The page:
Negative self-talk. When I started running back in 2016, I enjoyed an initial boost of weight loss (about 28lbs). After the third month, the pace of my weight loss started to slow, despite of the fact that i was still running Mon-Fri. Although there were many positives that came from the miles I logged, none were ultimately as important to me as getting a handle on my weight. burritoEventually, like the rest of the things I had tried, the effort no longer matched the results and I went back to the F-plan – probably just in time for the second season of Narcos. Nothing pairs better with a tyrannical, power-hungry, bad hombre than a bean burrito, amiright?

By the time I hit two weeks without a change in the scale, I started to hear a familiar voice. What if you don’t ever lose another pound? What if this is just like the running? How humiliating for you! Especially after you were so convinced that this was finally the answer.  And you shouted it from the highest mountain top!  You even purchased some Facebook ads, to reach beyond your own circle. How fraudulent. What will Jennifer think? She believed in you, and you are letting her down.

This all sounds pretty depressing, but let me explain why it’s actually good news. I have struggled with that inner voice for most of my life. There have been stretches of time when I hear her a lot, and stretches of time when she seems to have disappeared. What makes this different from any other period of my life is that at no time have I even considered throwing in the towel. My F-plan days are over. I am fully awakened and there is no turning back. I know how the sausage gets made.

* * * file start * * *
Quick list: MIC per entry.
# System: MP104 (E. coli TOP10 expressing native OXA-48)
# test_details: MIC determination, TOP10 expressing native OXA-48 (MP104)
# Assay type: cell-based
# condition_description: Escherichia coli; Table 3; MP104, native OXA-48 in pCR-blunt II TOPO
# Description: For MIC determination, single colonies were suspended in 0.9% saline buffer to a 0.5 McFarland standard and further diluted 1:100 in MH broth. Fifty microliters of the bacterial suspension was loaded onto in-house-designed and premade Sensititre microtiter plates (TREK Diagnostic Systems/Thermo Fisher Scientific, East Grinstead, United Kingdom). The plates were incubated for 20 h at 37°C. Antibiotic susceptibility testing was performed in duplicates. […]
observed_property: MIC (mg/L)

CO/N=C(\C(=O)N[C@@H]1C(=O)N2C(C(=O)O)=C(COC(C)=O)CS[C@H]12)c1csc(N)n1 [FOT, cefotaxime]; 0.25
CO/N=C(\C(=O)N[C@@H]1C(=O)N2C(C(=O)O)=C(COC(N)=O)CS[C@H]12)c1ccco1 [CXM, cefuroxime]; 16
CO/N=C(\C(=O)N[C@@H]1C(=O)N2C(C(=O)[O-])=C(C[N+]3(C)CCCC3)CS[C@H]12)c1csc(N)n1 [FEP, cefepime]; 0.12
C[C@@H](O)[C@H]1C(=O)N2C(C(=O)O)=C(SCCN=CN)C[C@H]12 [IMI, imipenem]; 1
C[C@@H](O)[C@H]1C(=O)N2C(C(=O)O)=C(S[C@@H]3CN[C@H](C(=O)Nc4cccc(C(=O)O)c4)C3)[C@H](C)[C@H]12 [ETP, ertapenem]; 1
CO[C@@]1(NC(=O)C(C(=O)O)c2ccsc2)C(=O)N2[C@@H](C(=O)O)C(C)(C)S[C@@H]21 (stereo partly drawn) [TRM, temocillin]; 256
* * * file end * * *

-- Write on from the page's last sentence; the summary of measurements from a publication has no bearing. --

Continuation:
In the past, I could hide behind excuses – only I did not know they were excuses. I truly believed that because I have a thyroid condition (Hashimotos) I was doomed to fatness – and it was not my fault.

Poor, Holly. She works so hard, but the cards are stacked against her through no fault of her own.

In the past, I would have folded under my own entitlement issues. I believed that I deserved the food.  I deserved a treat because I worked so hard, or because something bad happened, or because something great happened, or because the Sharks were in the playoffs, or because it was Arbor day!